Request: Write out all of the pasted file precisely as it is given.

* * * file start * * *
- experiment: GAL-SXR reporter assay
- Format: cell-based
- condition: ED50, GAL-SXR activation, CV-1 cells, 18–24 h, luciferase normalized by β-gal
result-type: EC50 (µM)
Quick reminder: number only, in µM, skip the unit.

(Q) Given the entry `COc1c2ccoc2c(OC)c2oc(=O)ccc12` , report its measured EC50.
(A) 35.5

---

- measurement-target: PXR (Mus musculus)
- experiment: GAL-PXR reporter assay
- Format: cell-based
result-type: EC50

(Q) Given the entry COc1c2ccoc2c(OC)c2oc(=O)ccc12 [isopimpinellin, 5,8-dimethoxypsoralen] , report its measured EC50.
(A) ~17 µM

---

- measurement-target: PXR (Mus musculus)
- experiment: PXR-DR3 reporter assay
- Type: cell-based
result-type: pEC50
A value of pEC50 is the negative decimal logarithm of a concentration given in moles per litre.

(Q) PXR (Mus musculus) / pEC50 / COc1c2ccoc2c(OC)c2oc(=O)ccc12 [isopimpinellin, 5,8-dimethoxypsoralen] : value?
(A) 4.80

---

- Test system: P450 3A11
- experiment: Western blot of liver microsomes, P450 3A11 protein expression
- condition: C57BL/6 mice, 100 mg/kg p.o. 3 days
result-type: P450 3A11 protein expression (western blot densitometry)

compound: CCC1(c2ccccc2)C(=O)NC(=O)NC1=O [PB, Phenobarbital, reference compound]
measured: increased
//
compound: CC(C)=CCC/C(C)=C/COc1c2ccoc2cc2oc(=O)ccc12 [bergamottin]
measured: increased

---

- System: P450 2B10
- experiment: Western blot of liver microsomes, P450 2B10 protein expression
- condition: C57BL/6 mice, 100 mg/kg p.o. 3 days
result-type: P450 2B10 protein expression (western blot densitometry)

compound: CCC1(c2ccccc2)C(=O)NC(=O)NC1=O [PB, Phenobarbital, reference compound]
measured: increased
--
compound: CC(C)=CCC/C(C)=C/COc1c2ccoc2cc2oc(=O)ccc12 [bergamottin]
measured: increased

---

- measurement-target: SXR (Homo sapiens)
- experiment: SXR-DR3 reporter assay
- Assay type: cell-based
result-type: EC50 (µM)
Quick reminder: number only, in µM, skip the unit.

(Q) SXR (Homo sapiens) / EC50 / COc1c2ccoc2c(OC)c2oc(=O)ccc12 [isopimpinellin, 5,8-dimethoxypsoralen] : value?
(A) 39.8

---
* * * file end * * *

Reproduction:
- experiment: GAL-SXR reporter assay
- Format: cell-based
- condition: ED50, GAL-SXR activation, CV-1 cells, 18–24 h, luciferase normalized by β-gal
result-type: EC50 (µM)
Quick reminder: number only, in µM, skip the unit.

(Q) Given the entry `COc1c2ccoc2c(OC)c2oc(=O)ccc12` , report its measured EC50.
(A) 35.5

---

- measurement-target: PXR (Mus musculus)
- experiment: GAL-PXR reporter assay
- Format: cell-based
result-type: EC50

(Q) Given the entry COc1c2ccoc2c(OC)c2oc(=O)ccc12 [isopimpinellin, 5,8-dimethoxypsoralen] , report its measured EC50.
(A) ~17 µM

---

- measurement-target: PXR (Mus musculus)
- experiment: PXR-DR3 reporter assay
- Type: cell-based
result-type: pEC50
A value of pEC50 is the negative decimal logarithm of a concentration given in moles per litre.

(Q) PXR (Mus musculus) / pEC50 / COc1c2ccoc2c(OC)c2oc(=O)ccc12 [isopimpinellin, 5,8-dimethoxypsoralen] : value?
(A) 4.80

---

- Test system: P450 3A11
- experiment: Western blot of liver microsomes, P450 3A11 protein expression
- condition: C57BL/6 mice, 100 mg/kg p.o. 3 days
result-type: P450 3A11 protein expression (western blot densitometry)

compound: CCC1(c2ccccc2)C(=O)NC(=O)NC1=O [PB, Phenobarbital, reference compound]
measured: increased
//
compound: CC(C)=CCC/C(C)=C/COc1c2ccoc2cc2oc(=O)ccc12 [bergamottin]
measured: increased

---

- System: P450 2B10
- experiment: Western blot of liver microsomes, P450 2B10 protein expression
- condition: C57BL/6 mice, 100 mg/kg p.o. 3 days
result-type: P450 2B10 protein expression (western blot densitometry)

compound: CCC1(c2ccccc2)C(=O)NC(=O)NC1=O [PB, Phenobarbital, reference compound]
measured: increased
--
compound: CC(C)=CCC/C(C)=C/COc1c2ccoc2cc2oc(=O)ccc12 [bergamottin]
measured: increased

---

- measurement-target: SXR (Homo sapiens)
- experiment: SXR-DR3 reporter assay
- Assay type: cell-based
result-type: EC50 (µM)
Quick reminder: number only, in µM, skip the unit.

(Q) SXR (Homo sapiens) / EC50 / COc1c2ccoc2c(OC)c2oc(=O)ccc12 [isopimpinellin, 5,8-dimethoxypsoralen] : value?
(A) 39.8

---